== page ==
• Cost and value optimization – by increasing transparency and development speed, which reduces process and technical debt and complexity, while at the same time increasing the value contribution achieved. 
  • Risk minimization – by creating a basis of facts regarding interconnections and modes of action, which helps make it possible to correctly prioritize changes and, for example, consider and incorporate security and compliance aspects from the early stages of conceptualization. With its greater transparency and broader cross-functional utilization, the Next-Level Enterprise Architecture Plan enables the implementation of proactive changes that increase business flexibility. 
Several challenges still need to be overcome before companies can actually begin using a next-level enterprise architecture plan. The darker the gray shade of the “honeycombs,” the longer it will take to achieve the corresponding capabilities.

In order to generate the aforementioned added value, progress must be achieved with visualization technology, and a new EA metamodel needs to be created that includes process, business capability, business object, strategy, and application elements. According to the workstream, this metamodel should display the following attributes: 

  • Integrity – Connections between all EA data objects from their sources (PPM, CMDB, SAM, ERP…);
  • Data centricity – Business data (objects) are a central element of the EA metamodel, and EA models utilize available operational data wherever possible.
  • Context sensitivity – The visual structure of the enterprise architecture plan is target-group focused and based on the requirements of the respective target groups.
  • Accessibility – Barrier-free access to EA information for all interested stakeholders; ideally with self-service systems. Everyone can use EA knowledge, and also contribute to knowledge growth.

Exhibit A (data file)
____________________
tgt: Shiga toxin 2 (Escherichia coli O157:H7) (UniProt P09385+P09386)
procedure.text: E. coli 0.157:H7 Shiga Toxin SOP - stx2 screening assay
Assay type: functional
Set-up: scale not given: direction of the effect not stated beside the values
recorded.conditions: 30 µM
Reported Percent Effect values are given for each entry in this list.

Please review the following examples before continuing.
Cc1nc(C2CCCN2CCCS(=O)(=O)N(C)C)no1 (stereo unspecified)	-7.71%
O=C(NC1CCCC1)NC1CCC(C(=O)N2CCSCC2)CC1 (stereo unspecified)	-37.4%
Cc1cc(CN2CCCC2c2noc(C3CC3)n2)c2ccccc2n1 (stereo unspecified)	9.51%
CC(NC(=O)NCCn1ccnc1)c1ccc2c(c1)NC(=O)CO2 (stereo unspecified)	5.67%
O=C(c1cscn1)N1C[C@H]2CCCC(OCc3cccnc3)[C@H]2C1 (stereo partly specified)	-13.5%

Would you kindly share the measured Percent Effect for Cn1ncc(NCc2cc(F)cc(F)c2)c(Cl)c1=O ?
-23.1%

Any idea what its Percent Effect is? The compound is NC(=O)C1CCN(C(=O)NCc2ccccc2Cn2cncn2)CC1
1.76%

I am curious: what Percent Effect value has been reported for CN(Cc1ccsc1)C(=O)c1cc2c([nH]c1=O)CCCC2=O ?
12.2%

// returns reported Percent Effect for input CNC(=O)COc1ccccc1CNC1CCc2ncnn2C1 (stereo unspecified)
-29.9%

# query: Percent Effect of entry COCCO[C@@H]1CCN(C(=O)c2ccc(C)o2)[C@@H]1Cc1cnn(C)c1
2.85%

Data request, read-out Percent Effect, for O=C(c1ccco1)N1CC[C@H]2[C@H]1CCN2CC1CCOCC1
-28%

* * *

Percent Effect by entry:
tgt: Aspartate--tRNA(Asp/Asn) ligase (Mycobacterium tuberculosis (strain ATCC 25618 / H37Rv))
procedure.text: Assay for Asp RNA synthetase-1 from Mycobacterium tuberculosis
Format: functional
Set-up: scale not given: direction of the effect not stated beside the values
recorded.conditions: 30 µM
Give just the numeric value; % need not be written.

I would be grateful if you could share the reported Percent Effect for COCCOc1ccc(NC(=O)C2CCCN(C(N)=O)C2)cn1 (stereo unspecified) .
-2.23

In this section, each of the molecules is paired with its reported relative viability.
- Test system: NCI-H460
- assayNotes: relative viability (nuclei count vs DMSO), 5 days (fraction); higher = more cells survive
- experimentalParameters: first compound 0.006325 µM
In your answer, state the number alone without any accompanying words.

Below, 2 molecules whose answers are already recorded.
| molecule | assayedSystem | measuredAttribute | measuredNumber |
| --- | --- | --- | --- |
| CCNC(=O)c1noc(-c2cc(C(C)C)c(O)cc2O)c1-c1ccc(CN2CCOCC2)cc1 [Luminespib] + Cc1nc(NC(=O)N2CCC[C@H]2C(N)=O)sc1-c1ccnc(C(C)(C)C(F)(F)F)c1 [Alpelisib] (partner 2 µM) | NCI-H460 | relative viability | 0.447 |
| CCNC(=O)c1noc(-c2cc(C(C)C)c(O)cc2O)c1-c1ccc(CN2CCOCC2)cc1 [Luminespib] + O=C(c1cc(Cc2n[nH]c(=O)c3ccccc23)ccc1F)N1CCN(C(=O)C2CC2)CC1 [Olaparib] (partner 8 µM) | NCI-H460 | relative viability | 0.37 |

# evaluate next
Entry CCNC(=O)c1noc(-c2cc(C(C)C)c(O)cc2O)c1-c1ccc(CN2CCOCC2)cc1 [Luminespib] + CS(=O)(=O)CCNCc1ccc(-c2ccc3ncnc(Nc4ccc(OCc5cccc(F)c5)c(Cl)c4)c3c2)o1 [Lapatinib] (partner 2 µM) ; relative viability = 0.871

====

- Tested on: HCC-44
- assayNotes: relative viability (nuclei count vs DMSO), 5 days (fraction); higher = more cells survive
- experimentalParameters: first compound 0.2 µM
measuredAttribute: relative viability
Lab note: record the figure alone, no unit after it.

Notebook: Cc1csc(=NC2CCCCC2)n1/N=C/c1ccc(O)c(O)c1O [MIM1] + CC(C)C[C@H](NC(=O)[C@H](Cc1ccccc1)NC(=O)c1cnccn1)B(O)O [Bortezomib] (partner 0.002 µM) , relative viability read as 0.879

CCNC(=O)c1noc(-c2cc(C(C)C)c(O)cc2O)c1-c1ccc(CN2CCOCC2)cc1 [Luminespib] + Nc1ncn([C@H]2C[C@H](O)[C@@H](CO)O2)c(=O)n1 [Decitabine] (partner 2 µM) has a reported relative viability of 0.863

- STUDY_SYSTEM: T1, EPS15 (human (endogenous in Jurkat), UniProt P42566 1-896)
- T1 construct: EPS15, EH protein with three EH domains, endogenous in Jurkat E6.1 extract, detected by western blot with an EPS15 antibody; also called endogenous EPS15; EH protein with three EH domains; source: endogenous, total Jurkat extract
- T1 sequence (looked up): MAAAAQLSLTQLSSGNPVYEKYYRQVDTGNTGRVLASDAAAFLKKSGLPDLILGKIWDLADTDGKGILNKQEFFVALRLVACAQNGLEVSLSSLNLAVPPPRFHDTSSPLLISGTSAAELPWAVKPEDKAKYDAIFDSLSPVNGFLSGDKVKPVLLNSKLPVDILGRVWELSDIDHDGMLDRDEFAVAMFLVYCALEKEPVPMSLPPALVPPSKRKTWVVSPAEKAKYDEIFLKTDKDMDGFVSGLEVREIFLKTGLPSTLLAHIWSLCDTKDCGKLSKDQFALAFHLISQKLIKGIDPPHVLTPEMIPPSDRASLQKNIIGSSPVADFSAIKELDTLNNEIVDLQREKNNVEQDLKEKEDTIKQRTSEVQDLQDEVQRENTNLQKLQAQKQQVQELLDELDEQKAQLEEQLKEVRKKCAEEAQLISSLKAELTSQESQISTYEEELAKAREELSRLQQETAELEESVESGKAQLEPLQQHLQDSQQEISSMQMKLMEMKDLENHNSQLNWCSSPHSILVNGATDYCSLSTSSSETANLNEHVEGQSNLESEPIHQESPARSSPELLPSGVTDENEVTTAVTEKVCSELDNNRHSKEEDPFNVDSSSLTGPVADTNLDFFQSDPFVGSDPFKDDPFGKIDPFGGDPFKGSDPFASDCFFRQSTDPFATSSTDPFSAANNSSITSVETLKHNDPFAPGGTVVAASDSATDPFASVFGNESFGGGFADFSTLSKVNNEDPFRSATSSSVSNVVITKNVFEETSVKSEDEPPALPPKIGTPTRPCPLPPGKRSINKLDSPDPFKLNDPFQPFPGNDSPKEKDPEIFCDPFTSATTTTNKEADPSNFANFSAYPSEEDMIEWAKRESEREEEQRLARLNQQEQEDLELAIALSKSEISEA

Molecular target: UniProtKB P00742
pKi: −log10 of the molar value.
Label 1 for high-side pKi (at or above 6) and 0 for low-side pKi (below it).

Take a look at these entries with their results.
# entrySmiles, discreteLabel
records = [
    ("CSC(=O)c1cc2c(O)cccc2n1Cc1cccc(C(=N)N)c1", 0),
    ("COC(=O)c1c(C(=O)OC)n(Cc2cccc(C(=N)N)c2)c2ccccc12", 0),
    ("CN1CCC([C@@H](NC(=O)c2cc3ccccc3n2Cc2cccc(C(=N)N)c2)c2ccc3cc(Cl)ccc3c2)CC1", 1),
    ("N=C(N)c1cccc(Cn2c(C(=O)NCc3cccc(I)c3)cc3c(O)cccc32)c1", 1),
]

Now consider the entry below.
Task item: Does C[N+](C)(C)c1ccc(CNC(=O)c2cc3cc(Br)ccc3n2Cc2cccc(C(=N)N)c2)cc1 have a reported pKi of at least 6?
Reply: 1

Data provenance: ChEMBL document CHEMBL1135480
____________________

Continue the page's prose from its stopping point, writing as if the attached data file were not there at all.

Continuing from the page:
• Dynamism – The enterprise architecture plan reflects changes and interdependencies. It also allows for the simulation of future target states in accordance with various contexts.
  • Intelligence – The creation and refinement of the enterprise architecture plan is supported by recommendations, forecasts, and context-based viewpoints that are made possible by new IT capabilities (AI, graphs, visualizations, etc.).

In order to implement the Next-Level Enterprise Architecture Plan, enterprise architecture as a whole, but also artifact architecture plans, must develop new skills. According to the workstream, EA should be used not only in operational IT applications but also as a strategic and cross-functional planning and management tool. 

To this end, next-level enterprise architecture plans need to include expanded tools that can process EA data from a persona point of view, integrate operational data into EA models, allow for simulations, and use AI to expand EA models and make them more simplified and automated.

Schmider acknowledges that it will definitely take some time until companies implement and actively utilize the ideas and concepts described in the Next-Level Enterprise Architecture Plan. The process has already begun, however and “we’ve taken a major step forward with our precise description of the objective we’re trying to achieve, the strategic added value it will result in, and the roadmap that will help us get to where we want to go.”